The sap, however, that March was running in the Sugar Bush and Frost was busy. Day dreaming, he had drilled a hole clear through a maple. As Elinor became more skeptical he developed his own religious ideas. His religious views gradually grew more positive.[54]

Although he had attended the Swedenborgian Sunday school and was married by a Swedenborgian minister he dropped out by 1923. Nevertheless, he kept some ideas from the church. He wrote,

What is my philosophy? That is hard to say. I was brought up a Swedenborgian. I am not a Swedenborgian now. But there is a good deal of it that's left with me. I am a mystic. I believe in symbols. I believe in change and in changing symbols. Yet that does not take me away from the kindly contact of human beings. No, it brings me closer to them."[55]

When Frost’s wife Elinor died in 1938 her memorial service was held at the Amherst College chapel.[56] The service depended on the minister’s schedule. The minister was Sidney Snow. Snow was a president of Meadville/Lombard, our Chicago seminary where his picture hangs in the Curtis Room. Frost said he was going to ask Snow “… to read a poem or two that she liked and some not too religious verses from the Bible.” [57] Frost certainly sounded like a Unitarian Universalist.

In the words of one of his own poems, Frost was “One Acquainted with the Night.”He suffered many personal emotional storms and his sister eventually died in a mental hospital.[58] His reputation suffered after his wife’s death, because he worried that he was a bad man. He felt responsible for the deaths and illness in his family.[59] His first son Eliott died of cholera at four.[60]One daughter died two days after being born.[61] Marjorie died of childbed fever although they took her to the Mayo Clinic.[62] In spite of all of his efforts his son Carol took his own life.[63]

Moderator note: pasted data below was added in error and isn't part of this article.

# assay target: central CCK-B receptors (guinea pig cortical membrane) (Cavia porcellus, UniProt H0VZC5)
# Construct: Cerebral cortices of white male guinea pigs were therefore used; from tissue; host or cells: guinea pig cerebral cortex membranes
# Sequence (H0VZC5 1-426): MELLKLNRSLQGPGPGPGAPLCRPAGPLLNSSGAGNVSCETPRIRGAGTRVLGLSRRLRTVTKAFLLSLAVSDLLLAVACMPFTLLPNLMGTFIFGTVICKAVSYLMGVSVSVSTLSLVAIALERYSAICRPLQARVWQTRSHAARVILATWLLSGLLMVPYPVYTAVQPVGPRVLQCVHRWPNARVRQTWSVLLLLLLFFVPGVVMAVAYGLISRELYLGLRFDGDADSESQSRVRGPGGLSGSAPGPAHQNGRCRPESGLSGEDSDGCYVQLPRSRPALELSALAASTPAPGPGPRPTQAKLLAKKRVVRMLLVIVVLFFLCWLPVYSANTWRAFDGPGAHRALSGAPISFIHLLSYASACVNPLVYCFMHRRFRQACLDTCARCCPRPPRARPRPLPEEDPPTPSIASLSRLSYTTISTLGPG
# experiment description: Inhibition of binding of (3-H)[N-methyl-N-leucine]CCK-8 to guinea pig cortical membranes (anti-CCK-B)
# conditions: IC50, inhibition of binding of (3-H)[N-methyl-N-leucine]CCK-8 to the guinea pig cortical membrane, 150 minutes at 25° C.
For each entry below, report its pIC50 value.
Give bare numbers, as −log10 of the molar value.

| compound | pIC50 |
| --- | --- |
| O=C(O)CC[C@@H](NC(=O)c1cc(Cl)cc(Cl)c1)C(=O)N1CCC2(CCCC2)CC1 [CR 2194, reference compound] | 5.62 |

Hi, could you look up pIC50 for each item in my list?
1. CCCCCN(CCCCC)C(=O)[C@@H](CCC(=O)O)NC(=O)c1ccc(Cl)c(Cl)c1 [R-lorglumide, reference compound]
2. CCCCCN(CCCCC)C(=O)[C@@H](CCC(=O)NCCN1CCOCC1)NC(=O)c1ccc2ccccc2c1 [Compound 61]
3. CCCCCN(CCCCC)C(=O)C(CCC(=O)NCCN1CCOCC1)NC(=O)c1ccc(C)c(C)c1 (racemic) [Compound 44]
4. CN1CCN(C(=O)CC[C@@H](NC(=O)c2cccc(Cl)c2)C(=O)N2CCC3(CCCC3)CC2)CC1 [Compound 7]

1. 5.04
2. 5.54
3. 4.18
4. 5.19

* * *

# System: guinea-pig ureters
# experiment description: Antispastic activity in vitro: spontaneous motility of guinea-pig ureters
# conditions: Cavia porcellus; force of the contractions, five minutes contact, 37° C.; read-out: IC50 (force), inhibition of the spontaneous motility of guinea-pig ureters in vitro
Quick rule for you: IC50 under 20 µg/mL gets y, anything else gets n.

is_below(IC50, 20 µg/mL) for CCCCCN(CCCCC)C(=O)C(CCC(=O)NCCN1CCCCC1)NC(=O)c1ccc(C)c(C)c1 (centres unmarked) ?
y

After these deaths Frost wrote two short verse plays dealing with Job and Jonah. They aren’t as well known as many of his other poems and critics often dismiss them. The first was The 43rd Chapter of Job, A Masque of Reason (1943). Frost had struggled with the problem of evil before. His earlier poem “Design” is a challenge to those who currently favor the theory of intelligent design. Frost concludes in the Masque of Reason that we live in an irrational world. We don’t get what we deserve.[64] In it he mentions

"The kind of Unitarian
Who having by elimination got
From many gods to Three, and Three to One,
Thinks why not taper off to none at all." [65]

Frost himself never did quite taper off religion altogether, however.